Guggenheim Fellow Kali Fajardo-Anstine’s Journey from Self-Doubt to Woman of Light

"It was extremely hard on me when Woman of Light wasn’t reviewed by major newspapers... It took months for me to accept that’s not why I write. I write for my ancestors, myself and my community."

A book cover featuring a woman on horseback on the left and a photo of a seated woman wearing an open jean shirt on the right.
The nationally bestselling author has been widely praised, but that praise was slow to come. Photo: Bear Gutierrez

One might imagine that Kali Fajardo-Anstine is bubbling with confidence. She is a nationally bestselling author and has been widely praised for her novel Woman of Light (2022) and debut short story collection Sabrina & Corina (2019). To date, Fajardo-Anstine has been nominated for the National Book Award, the PEN/Bingham Prize, the Carol Shields Prize, the Story Prize, the Saroyan International Prize and the Joyce Carol Oates Prize.

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But when the Denver, Colorado-born author was announced as a 2023 Guggenheim Fellow in March, she took to Instagram to share that “there were many times that I felt discouraged as a writer and as though my work wasn’t acknowledged. It was extremely hard on me when Woman of Light wasn’t reviewed by major newspapers… I felt like I had failed; that I had let my community down. It took months for me to accept that’s not why I write. I write for my ancestors, myself and my community.”

The uplifting impact of the Guggenheim Fellowship

Currently dividing her time between Wyoming and Texas, where she is the Texas State University Endowed Chair in Creative Writing, Fajardo-Anstine is generous and candid in our conversation, revealing that there were many years in which she piled up rejection letters and felt her hope dissipating. The Guggenheim Fellowship somewhat ameliorates the sense of anger and rejection she experienced when Woman of Light was overlooked by mainstream media and—for years before that—publishers.

“That hurt has lessened,” she says, “because I feel like you can only win the Guggenheim once in your whole life. It signifies that I’m part of this community of writers who are important.”

Since 1925, Guggenheim Fellowships have provided grants annually to those who demonstrate exceptional capacity for productive scholarship or exceptional creative ability in the arts. Fajardo-Anstine reflects that, “With the Guggenheim, I know now that there are writers whose opinions I value, who are interrogating my work and think that it’s important and deserves to be recognized.”

In addition to the recognition, there’s the financial uplift. Guggenheim grants provide an average stipend of around $50,000, which can be life-altering for artists who haven’t received the mainstream, monetary rewards of commercial exposure. For Fajardo-Anstine, it will provide the foundation she needs to take a break from the years of touring and giving presentations to colleges and universities that let her earn a living.

“The basis of selection is very secretive,” she admits. “I’m not certain of the judgment process, but once you’re in, you’re a Guggenheim Fellow for life. The monetary award is an investment in our future as writers, supporting the idea that I should have time to focus on new work.”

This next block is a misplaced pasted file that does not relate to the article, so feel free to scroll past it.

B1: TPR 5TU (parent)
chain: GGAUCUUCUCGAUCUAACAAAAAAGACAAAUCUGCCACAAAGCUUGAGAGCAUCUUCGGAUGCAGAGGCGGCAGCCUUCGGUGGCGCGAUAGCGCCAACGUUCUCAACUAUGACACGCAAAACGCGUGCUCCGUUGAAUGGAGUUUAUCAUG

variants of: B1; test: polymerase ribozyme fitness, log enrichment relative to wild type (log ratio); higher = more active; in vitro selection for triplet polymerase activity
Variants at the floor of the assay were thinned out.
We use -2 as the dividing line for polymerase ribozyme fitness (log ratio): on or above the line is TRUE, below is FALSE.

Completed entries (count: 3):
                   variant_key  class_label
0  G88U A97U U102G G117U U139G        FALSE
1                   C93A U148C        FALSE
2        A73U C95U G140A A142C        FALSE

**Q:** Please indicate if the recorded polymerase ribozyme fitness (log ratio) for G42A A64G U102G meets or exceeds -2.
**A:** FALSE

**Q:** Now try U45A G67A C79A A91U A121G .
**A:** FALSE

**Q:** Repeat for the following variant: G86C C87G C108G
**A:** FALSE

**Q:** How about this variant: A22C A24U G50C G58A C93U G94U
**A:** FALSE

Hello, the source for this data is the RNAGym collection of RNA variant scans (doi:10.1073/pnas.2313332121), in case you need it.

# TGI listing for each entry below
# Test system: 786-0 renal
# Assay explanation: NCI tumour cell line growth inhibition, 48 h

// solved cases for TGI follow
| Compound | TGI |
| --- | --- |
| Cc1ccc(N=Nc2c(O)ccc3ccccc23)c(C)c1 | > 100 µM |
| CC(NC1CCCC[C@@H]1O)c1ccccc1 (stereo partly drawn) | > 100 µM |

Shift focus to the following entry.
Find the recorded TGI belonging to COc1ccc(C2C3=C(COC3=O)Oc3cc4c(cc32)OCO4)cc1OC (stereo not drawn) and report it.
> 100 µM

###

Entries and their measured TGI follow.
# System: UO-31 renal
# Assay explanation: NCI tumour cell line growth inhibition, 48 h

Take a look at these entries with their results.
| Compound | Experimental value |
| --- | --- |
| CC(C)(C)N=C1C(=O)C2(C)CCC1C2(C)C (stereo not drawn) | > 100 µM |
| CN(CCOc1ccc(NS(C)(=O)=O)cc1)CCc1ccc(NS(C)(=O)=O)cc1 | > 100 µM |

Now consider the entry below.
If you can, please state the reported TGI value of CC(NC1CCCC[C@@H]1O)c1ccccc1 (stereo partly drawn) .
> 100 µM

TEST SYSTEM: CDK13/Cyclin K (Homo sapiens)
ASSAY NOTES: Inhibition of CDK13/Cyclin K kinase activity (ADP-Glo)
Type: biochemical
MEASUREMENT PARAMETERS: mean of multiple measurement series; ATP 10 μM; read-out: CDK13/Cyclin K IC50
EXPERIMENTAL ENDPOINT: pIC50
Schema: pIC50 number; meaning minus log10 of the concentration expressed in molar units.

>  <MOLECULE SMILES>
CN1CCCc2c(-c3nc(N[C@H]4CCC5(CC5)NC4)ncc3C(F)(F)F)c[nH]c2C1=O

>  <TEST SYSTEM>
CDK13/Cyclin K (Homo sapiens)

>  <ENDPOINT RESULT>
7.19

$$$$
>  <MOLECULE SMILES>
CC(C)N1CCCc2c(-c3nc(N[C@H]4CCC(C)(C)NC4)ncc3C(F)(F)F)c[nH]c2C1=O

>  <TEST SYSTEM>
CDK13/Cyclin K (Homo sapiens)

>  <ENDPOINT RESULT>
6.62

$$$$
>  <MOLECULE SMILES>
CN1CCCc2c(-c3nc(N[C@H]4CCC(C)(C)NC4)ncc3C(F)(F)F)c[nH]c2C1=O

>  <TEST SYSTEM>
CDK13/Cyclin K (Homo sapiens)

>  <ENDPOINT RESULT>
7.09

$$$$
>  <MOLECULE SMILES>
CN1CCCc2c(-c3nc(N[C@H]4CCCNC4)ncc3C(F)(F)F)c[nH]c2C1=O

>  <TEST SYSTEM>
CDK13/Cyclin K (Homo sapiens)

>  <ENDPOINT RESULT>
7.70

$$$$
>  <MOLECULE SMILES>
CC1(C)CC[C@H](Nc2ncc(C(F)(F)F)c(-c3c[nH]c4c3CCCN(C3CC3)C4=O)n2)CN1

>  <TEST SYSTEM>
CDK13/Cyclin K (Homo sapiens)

Like most writers, Fajardo-Anstine didn’t grow up dreaming of being a public speaker, but that’s what funded her writing career up until now—for better or for worse. “I’ve been touring since 2019 when Sabrina & Corina came out,” she explains. “It’s so hard to travel all the time, then come home and have the energy for the sort of intensively researched, multilayered writing that I do.”

Validation after years of rejection

Fajardo-Anstine’s current dual-state living arrangement feels stable, which is a far cry from the years in which she was writing Woman of Light and feeling constantly worried for her ability to pay rent, buy food and secure her apartment against thieves.

“When I was working on Woman of Light, I had housing insecurity, she says. “I had to leave an apartment in a low-income building in downtown Denver. It was completely unsafe. The locks didn’t work and the landlord wouldn’t fix it, so I finished the book without any security of a home. I was running all over, wondering how I’d feed myself or buy clothes to go and do presentations. This is new to me, having money to have a standard quality of living.”

When Sabrina & Corina was nominated for the National Book Award in the U.S. in 2019, it offered Fajardo-Anstine the validation she urgently needed. By then, she had faced ten years of rejection and the nomination provided confirmation of her dedication and commitment to her craft. Still, she had no idea whether she’d ever get published or be a full-time author.

“Everyone had told me that because of the work on my first book, my second book would definitely get attention from reviewers,” she recalls. “One of the reasons I wanted reviews is because historically, people from my background are overlooked. I’m a Chicana of mixed ancestry; Indigenous, Filipino, and my father’s white from Nebraska. I’ve talked a lot about how blended I am, and the characters in Woman of Light reflect that. Historically, we have been denied reviews, which has harmed our ability to be in the historical record and in the literary canon.”

When there was no review coverage of Woman of Light, Fajardo-Anstine was deeply hurt. Looking back, it is hard to fathom how major newspapers overlooked her debut novel given the recognition she received for Sabrina & Corina. She won a 2020 American Book Award and the 2021 Addison M. Metcalf Award from the American Academy of Arts and Letters, along with a handful of fellowships (Yaddo in 2017 and 2021, MacDowell in 2018 and 2021, Hedgebrook and Tin House).

A book exploring generational experiences